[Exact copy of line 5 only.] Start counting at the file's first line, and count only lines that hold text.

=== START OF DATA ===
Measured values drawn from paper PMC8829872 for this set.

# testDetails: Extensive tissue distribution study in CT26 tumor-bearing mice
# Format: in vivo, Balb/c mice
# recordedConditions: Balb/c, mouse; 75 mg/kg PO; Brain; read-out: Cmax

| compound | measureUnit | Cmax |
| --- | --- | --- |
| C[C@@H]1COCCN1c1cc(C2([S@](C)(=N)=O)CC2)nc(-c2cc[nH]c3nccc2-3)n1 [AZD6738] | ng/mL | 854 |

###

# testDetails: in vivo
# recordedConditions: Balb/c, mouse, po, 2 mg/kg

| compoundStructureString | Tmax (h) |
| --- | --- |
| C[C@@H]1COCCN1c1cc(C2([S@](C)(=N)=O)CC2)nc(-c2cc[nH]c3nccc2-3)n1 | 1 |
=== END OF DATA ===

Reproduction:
| compound | measureUnit | Cmax |